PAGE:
Hazardous Driving Tips

Winter can bring lots of snow and ice in colder climates. Icy weather can usually results in dangerous road conditions. Adverse weather, such as heavy rain, rain turning to ice, and snow can really mess with traffic and cause serious accidents – regardless of where in the world you call home. In this article, you can learn how to protect yourself while driving at night, in the rain, or on ice.

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One in five vehicle crashes occur in adverse weather conditions, as per the U.S. Department of Transportation (USDOT). In fact, there are about 1.2 million auto accidents a year, primarily due to snow and icy conditions during the winter months. However, other adverse weather conditions can negatively affect road safety, such as fog, rain, or even wind. Here are a few road conditions to watch for during the winter months that don’t include snow:

Night DrivingRainfall:

A recent North Carolina Institute for Climate Studies report shows that fatal traffic accidents are 34% more likely during “precipitation events” and 27% more likely even in light rain. Furthermore, USDOT says that 46% of crashes during adverse weather conditions happen during rainfall, compared with 18% during snowfall. Even a drizzle can increase the likelihood of a collision. Follow these tips for safer driving in the rain:

  • Keep car maintenance up to date, to whit: Windshield wipers are working correctly, all lights and turn signals are functioning, tire pressure is at recommended levels, and tires are replaced when necessary.
  • Don’t use cruise control in wet conditions.
  • Slow down to reduce the risk of hydroplaning.
  • Avoid turning sharply and braking hard.
  • Increase the distance between you and the car in front of you.
  • Turn headlights on whenever you drive in the rain.

Black Ice:

Black ice isn’t black at all. It’s clear — and that’s what makes it so dangerous. Black ice forms when water or moisture freezes into a thin, transparent ice sheet on roads or sidewalks. Thus, this ice is often indistinguishable from the dark asphalt beneath. Here’s how to respond if you do encounter this wintery hazard:

  • Prepare your vehicle. Check your tire treads and replace your tires if necessary. Keep your windshield clear of snow, ice, or dirt so you can more easily spot black ice.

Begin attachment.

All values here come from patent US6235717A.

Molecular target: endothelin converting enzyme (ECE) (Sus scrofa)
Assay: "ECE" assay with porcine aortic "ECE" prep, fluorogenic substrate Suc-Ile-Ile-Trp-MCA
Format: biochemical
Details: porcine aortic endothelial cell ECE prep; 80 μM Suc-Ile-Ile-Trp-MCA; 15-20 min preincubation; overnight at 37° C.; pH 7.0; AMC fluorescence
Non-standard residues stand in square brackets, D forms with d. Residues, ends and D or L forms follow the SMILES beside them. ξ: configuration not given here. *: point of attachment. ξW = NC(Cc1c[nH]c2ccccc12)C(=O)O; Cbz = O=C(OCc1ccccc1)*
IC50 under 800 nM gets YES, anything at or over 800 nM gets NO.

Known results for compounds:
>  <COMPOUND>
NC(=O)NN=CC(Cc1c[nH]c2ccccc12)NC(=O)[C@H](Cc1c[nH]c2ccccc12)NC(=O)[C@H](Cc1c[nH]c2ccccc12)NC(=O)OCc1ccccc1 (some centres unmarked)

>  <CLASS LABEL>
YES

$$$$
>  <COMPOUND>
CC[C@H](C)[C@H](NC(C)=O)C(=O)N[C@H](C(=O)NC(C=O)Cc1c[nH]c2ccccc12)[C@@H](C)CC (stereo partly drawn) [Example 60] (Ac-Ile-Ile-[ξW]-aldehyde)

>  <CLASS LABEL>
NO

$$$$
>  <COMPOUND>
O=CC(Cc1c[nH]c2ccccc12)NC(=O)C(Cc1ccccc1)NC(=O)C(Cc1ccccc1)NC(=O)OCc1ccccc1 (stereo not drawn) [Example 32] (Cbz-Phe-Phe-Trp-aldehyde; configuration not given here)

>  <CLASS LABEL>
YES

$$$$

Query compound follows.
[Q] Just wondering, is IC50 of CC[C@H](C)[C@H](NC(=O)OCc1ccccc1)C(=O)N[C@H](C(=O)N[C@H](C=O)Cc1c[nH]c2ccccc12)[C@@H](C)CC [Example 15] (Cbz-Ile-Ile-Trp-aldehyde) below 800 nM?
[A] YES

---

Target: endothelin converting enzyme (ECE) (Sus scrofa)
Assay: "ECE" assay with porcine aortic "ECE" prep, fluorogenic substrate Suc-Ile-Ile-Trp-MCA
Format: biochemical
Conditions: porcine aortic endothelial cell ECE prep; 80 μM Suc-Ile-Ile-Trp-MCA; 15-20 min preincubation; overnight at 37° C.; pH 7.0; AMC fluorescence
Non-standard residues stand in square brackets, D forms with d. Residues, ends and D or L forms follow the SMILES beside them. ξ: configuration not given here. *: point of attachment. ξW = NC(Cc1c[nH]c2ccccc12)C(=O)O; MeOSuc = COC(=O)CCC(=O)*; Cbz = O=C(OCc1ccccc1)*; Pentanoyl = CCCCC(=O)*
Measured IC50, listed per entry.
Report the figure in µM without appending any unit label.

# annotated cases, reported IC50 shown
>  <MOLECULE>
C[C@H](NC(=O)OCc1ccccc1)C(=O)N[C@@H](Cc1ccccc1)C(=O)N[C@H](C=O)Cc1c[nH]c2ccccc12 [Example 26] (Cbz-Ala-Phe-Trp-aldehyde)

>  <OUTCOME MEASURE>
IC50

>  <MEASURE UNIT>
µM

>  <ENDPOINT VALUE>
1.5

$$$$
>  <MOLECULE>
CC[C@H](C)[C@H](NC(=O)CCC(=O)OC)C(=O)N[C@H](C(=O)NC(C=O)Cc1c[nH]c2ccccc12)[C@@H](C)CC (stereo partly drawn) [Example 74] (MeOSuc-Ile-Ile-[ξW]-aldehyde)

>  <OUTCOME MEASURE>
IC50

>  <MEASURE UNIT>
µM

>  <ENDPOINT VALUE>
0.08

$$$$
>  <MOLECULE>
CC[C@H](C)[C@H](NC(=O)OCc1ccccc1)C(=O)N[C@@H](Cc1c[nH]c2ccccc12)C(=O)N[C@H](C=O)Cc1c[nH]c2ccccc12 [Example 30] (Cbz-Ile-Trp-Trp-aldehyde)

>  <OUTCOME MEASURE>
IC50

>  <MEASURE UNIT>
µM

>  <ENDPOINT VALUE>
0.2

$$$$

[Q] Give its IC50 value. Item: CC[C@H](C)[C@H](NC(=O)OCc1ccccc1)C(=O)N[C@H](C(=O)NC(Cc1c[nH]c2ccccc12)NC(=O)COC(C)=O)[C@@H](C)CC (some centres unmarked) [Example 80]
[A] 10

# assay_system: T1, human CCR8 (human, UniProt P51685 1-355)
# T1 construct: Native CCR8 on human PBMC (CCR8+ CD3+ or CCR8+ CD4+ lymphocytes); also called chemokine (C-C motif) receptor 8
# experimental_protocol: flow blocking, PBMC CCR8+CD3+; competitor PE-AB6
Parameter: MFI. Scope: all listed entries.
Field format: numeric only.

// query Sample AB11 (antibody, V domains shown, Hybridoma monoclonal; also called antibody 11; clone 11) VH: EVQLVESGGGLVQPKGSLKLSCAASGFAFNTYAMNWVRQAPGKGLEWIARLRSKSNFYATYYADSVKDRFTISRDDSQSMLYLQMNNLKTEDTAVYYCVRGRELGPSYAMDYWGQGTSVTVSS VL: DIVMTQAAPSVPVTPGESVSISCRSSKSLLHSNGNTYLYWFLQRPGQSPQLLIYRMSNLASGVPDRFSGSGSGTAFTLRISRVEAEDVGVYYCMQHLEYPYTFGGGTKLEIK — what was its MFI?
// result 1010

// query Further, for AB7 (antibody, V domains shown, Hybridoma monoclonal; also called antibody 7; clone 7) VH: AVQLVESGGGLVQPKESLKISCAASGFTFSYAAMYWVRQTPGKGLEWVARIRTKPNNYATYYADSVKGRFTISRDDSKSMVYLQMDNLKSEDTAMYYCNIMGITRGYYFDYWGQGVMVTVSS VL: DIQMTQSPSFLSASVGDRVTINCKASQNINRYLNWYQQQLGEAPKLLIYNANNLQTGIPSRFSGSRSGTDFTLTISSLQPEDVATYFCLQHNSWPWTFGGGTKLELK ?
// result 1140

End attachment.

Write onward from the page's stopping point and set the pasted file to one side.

• Because black ice is most common when the snow melts and then refreezes, be especially careful when the temperature is dancing around 32 degrees Fahrenheit.
  • Keep your headlights on even during the day to better spot the shine of black ice.
  • Drive slowly.
  • Beware of areas that are more susceptible to black ice, such as bridges and overpasses, inside tunnels, lightly traveled or untreated roads, or shaded areas.
  • Do not use cruise control.
  • Increase the distance between you and the car in front of you.
  • If you do hit a patch of black ice, leave the brakes alone, let up on the accelerator completely, and keep your steering wheel straight. Most patches are less than 20 feet in length.
  • If your tires start to skid, gently turn your wheel in the same direction that you are skidding.

Night Driving:

Compared to daytime driving, night driving poses added risks. Darkness reduces visibility, headlights can be blinding, and impaired drivers are more prevalent after the sun goes down. While most people only do an average of 25% of their driving at night, around 50% of traffic deaths happen after dark. Studies have shown that auto accidents spike in the week following daylight savings time, partially because more commuters drive during the dark. Combine shorter days with colder temps, and there are many more road accidents. Here are tips for night driving:

  • Clean your windshield for better visibility.
  • Regularly test all lights and turn signals, and make sure they are clean as well.
  • Avoid drowsy driving. Stay awake and alert behind the wheel.
  • Drive defensively. You’re more likely to come across intoxicated or drowsy drivers at night.
  • Watch for pedestrians, cyclists, and wildlife.

What If You Are Stranded in Your Car for Hours?

Recently, hundreds of drivers in Virginia were stranded on the highway overnight when a snowstorm caused multiple accidents. Some people were stuck for over 24 hours with little food, gas, or heat. If you’re concerned about suffering the same fate, here are tips from safety experts:

• Be prepared! No matter the weather, keep a go-bag in your car year-round with food, water, blankets, medication, etc.
• Don’t leave your car if stranded in the snow! It’s colder outside than inside, and you could get lost or suffer hypothermia.
• Be visible to rescuers.

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